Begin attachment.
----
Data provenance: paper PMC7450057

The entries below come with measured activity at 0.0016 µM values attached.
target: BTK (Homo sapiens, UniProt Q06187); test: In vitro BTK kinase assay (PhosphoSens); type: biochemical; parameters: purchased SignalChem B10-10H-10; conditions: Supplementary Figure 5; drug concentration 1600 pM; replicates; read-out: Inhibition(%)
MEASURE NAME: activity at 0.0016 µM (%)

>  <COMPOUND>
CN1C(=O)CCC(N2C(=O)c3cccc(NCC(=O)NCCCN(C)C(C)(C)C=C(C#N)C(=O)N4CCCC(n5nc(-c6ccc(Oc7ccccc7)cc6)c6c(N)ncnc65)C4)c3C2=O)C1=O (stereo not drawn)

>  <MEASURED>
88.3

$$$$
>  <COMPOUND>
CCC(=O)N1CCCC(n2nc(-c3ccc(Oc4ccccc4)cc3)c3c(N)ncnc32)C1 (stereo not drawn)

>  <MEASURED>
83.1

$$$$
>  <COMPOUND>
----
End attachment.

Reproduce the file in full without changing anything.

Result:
Data provenance: paper PMC7450057

The entries below come with measured activity at 0.0016 µM values attached.
target: BTK (Homo sapiens, UniProt Q06187); test: In vitro BTK kinase assay (PhosphoSens); type: biochemical; parameters: purchased SignalChem B10-10H-10; conditions: Supplementary Figure 5; drug concentration 1600 pM; replicates; read-out: Inhibition(%)
MEASURE NAME: activity at 0.0016 µM (%)

>  <COMPOUND>
CN1C(=O)CCC(N2C(=O)c3cccc(NCC(=O)NCCCN(C)C(C)(C)C=C(C#N)C(=O)N4CCCC(n5nc(-c6ccc(Oc7ccccc7)cc6)c6c(N)ncnc65)C4)c3C2=O)C1=O (stereo not drawn)

>  <MEASURED>
88.3

$$$$
>  <COMPOUND>
CCC(=O)N1CCCC(n2nc(-c3ccc(Oc4ccccc4)cc3)c3c(N)ncnc32)C1 (stereo not drawn)

>  <MEASURED>
83.1

$$$$
>  <COMPOUND>